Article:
Here are insights from the farmers that made it happen.

Chris Isbell, part of a father-son team that grows rice on 3,000 acres in central Arkansas:

While the carbon credits program is important, the credits themselves are not our central concern. Three other concepts are involved. Number one, it’s the idea of potential – one thing leads to another. There are multiple opportunities involved, like saving water. Number two, the program fosters an ongoing relationship with researchers. That’s critical. And number three, it’s the right thing to do. If we can do the right thing but choose not to do it, well, that's not a good thing, is it?

Economic incentives are growing. But you can't always wait for the windfall; you have to do something because it shows potential. Now is the time to do this. Farmers are generally comfortable engaging a practice that has potential. They will look at it and take a risk; they don't want to wait until it's all figured out.

Mark Isbell, Chris’s son and farming partner:

There’s an element of choice in the carbon credit program, that’s important. It gives the rice farmer an option for income. Any program involving farmer participation has to have that flexibility. It never needs to be compulsory. Carbon credits are another step toward defining what it means to engage in sustainable agriculture.

Jim Whitaker, who works in partnership with his brother, Sam, to farm rice in Arkansas:

The Rice Carbon Offset project has been very rewarding for Whitaker Farms. Conservation has always been a major component in our family operations. This project has helped save millions of gallons of water, lower fertilizer rates, increase waterfowl habitat and lower GHG emissions. We consider this a win-win for the environment.

Jim and Sam are part of a group who call themselves Nature’s Stewards. They’re setting the bar for what it means to be a sustainable production rice farmer. They’re after the conservation trifecta: water and soil conservation; expanding wildlife habitat; and, more recently, participating in the carbon credits market.

Sam Whitaker:

We need more PhD's in the field doing the research and finding out more about conservation methods; researchers tend to teach to the middle. That’s okay. I understand that. They’ve got their job to do. But we don’t aim for the middle.

Mike Sullivan, who farms with his son, Ryan, in northeast Arkansas:

The general public is screaming for sustainably sourced products. We're building the base right now.

We need a type of green seal on every bag of rice. That seal needs to to be accompanied by a barcode that, when accessed, tells the consumer that this rice came from a young farmer – which in my case would be my son Ryan – and was grown in Burdette, Arkansas using less water, less energy and at the same time creating more waterfowl habitat. Will the carbon credit deal help us get that green seal? I don’t know, but I’m willing to give it a try.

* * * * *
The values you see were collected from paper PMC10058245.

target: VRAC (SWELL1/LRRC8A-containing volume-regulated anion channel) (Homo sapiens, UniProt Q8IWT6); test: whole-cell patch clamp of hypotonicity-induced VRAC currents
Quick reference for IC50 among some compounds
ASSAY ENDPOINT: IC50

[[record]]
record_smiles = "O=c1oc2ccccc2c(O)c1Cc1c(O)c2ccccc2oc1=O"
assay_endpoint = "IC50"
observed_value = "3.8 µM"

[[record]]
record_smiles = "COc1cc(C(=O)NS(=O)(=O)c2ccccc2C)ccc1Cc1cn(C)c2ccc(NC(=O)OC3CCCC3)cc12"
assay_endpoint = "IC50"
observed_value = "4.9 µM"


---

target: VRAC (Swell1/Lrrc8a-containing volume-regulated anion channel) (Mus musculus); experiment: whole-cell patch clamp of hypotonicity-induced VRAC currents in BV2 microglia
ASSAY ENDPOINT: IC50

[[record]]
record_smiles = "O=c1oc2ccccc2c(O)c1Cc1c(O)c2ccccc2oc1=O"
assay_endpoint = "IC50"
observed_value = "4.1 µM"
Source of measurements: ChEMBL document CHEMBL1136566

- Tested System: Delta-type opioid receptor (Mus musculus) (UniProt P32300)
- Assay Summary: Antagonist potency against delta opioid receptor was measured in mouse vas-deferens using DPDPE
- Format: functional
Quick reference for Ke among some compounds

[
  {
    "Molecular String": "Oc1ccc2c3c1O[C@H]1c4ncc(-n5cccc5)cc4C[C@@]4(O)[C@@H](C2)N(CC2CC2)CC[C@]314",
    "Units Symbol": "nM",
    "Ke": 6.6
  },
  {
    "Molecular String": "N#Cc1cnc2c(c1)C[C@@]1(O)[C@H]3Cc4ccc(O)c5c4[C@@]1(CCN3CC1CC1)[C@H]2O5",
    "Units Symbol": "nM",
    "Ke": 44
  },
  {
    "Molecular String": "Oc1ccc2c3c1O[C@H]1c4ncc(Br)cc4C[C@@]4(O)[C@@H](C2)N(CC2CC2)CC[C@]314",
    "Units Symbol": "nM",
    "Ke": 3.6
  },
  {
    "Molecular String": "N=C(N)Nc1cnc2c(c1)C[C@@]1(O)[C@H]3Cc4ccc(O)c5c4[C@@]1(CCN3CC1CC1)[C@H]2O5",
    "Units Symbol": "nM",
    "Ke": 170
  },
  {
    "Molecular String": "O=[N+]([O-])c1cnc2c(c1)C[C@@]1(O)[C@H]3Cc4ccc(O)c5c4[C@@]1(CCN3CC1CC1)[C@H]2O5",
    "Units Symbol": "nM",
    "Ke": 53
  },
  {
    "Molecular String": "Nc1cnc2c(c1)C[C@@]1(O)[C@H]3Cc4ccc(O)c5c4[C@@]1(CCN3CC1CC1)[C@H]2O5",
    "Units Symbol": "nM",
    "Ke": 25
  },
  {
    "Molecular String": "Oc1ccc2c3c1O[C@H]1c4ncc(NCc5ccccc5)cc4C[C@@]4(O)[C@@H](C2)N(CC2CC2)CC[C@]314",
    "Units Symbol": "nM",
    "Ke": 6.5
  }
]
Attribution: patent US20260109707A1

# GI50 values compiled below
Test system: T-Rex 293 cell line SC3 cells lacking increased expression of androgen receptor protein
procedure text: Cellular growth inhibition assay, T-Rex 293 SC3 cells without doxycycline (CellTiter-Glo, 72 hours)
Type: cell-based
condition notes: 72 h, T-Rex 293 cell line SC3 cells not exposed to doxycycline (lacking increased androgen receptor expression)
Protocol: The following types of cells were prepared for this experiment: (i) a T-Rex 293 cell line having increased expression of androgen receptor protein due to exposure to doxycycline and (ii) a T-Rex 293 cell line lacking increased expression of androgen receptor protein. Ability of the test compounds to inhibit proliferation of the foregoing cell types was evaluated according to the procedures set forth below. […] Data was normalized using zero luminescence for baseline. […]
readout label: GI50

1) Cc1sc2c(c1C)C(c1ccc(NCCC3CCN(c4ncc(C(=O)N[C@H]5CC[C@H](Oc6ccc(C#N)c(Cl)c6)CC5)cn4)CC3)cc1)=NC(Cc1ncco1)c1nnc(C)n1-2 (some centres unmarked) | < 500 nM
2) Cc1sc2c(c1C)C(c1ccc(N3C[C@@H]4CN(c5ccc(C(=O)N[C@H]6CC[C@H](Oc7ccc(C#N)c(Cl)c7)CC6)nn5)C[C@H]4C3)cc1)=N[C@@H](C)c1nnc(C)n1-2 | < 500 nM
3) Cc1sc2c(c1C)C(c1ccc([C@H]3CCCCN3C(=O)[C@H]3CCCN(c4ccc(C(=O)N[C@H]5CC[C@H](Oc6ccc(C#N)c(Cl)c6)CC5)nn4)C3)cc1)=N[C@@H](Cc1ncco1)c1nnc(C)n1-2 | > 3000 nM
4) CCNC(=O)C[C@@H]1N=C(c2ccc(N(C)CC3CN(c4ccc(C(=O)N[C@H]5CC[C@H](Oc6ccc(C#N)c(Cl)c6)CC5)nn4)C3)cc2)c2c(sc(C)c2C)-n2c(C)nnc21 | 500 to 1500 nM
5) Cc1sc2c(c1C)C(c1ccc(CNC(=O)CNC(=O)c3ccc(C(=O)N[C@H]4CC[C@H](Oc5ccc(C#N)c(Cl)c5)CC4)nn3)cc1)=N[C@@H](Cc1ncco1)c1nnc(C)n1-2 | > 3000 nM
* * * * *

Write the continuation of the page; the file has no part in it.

Dan Hooks, rice farmer in Slovak, Arkansas:

I first heard about carbon credits when I was sitting on a panel. I kept asking myself: Why wouldn’t I want to do this? We’re already have precision-leveled fields and using AWD (alternative-wet-drying). Carbon credits program represents money on the table for us. I signed up.

With support from the Conservation Innovation Grants program at USDA’s Natural Resources Conservation Service, Climate Smart Group, Environmental Defense Fund (EDF), and KCoe Isom are leading a nitrogen management pilot project that will determine the feasibility of developing carbon credits by improving fertilizer efficiency on croplands. Corn growers who are implementing or are starting to implement practices that optimize the application of nitrogen to their fields may qualify and could generate revenue from the resulting carbon credits.

We are working to enhance the tools and technologies used to create offsets from rice cultivation to enhance their potential for the marketplace. There is a future for generating rice credits from agriculture – and for ag carbon markets on the whole – because these farmers proved that there is an interest and willingness to participate in pilot efforts that reduce emissions from agriculture.

A diverse group of like-minded partners also guided these farmers through the process, including Terra Global Capital, American Carbon Registry, USDA Natural Resources Conservation Service, California Rice Commission, and the White River Irrigation District. This public private partnership was funded by NRCS under the Conservation Innovation Grants(CIG) program and Entergy Corporation.